(di Stéphane Monier Chief Investment Officer, Banque Lombard Odier & Cie SA) Technology stocks used to grow pretty dependably. But in a difficult 2022 for equities, tech has underperformed even the wider market’s fall. We look at why investors might expect a turnaround in 2023.
Between 2009 and 2021, the Nasdaq Composite index only posted one annual decline, in 2018, of 1%. 2022 has been brutal in most asset classes, but especially in tech stocks. Year to date, the broad Dow Jones Industrial Average benchmark has declined 8% and the S&P 500 index by 17%. Over the same period, the Nasdaq dropped 29%, continuing a fall from a record November 2021 high. Several factors explain the disparity. Half of the Nasdaq’s market capitalisation consists of technology firms, with no energy stocks and few healthcare names to cushion the index’s fall. The Nasdaq has a bias to growth stocks that are more affected by the rising cost of capital. At the stock level, many large tech stocks such as Meta Platforms Inc., Amazon.com, Netflix Inc. and Google’s parent, Alphabet Inc., posted disappointing performance and lowered earnings expectations. Finally, the US dollar’s strength has also affected large tech companies, who on aggregate depend more on international sales than the American market.
The pandemic boost behind sectors linked to working from home and domestic entertainment that supported stock values from Alphabet to Amazon and made Zoom a household name, has faded. The outlook for the industry’s earnings has clouded. In response, business models are adapting. Meta is looking to diversify away from social media, Netflix is offering a cheaper, advert-funded subscription and Amazon has cut its third-quarter sales outlook and staff. The tech industry story dominating news in recent weeks is Elon Musk’s management of Twitter Inc. While uncertainties over Twitter’s future attract much attention, there are probably few lessons to be learned from the forced acquisition, and it should not detract from the broader tech industry’s fundamentals.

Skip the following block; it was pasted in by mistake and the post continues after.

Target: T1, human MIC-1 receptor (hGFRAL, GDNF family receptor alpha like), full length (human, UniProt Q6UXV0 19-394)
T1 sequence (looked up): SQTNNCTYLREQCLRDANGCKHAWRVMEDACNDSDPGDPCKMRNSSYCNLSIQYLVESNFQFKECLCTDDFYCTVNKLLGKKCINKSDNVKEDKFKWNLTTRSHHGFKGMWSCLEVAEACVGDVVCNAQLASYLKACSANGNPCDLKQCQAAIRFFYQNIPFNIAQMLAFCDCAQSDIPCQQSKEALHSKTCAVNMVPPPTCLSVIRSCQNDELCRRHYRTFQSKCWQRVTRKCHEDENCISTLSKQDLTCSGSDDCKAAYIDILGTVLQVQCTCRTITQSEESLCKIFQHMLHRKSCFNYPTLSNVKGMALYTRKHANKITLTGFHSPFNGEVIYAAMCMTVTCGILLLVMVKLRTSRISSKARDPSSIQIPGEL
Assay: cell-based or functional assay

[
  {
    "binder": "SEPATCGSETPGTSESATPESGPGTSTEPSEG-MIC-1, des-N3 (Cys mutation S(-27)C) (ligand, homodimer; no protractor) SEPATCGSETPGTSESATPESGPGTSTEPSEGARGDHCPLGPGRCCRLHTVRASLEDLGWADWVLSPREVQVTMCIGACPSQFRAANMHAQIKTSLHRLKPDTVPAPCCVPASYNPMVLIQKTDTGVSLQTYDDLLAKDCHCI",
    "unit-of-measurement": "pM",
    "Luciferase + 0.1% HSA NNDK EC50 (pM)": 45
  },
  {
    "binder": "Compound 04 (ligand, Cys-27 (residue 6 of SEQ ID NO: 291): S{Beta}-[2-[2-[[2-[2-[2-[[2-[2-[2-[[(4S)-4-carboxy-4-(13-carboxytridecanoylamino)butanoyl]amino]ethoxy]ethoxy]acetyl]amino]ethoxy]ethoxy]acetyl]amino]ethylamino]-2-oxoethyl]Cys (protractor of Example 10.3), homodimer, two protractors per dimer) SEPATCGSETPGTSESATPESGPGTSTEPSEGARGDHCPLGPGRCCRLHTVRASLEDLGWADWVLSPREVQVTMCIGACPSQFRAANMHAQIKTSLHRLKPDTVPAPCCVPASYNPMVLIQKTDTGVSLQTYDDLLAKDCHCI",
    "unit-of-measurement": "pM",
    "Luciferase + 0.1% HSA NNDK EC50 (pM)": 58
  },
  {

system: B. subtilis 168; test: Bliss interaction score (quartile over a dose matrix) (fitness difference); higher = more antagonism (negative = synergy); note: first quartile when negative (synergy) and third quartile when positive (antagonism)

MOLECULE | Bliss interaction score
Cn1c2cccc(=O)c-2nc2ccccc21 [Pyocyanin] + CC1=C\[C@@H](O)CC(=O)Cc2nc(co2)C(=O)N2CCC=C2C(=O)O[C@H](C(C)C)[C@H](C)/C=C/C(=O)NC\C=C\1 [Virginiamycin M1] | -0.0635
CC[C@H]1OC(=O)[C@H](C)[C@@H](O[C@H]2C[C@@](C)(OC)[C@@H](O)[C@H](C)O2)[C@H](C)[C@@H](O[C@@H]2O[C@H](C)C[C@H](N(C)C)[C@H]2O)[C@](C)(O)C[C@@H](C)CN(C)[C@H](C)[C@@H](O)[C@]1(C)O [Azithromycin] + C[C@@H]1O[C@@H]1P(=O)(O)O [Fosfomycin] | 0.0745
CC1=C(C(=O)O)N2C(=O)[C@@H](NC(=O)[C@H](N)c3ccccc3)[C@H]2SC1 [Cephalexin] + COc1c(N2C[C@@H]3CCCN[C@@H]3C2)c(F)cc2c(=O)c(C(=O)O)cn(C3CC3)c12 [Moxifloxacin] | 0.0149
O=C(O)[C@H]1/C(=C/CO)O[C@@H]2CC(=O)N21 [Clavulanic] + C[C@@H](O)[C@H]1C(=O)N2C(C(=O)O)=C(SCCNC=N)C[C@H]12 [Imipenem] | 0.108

Valuations in the sector were high at the start of 2022, and they have adjusted to reflect rising borrowing costs and investor preferences for value stocks. As tech companies adjust to weakening revenues, especially in those segments most dependent on consumer sales, investors are recalibrating their growth expectations for 2023. Many stocks are now trading at prices below pre-Covid levels and their longer-term averages. Still, since mid-October, the tech sector has started to recover, and once confidence in the earnings outlook improves, valuations should start to expand.
One way to see this coming is to look at semiconductors. Computer chips drive everything from kitchen toasters to car navigation systems, and offer a bellwether for the industry, because chips are critical to every technological appliance. As a result, the sector reflects wider economic demand, and so can signal turning points in the market as much as nine months in advance (see chart). The segment’s shortages and disrupted supply chains of the past two years are improving, and inventories are building as demand for personal computers, gaming, and handsets slows sales. Demand from data centres and carmakers remains relatively resilient thanks to rising demand for cloud-based data storage and analysis, as well as consumers’ interest in electric cars.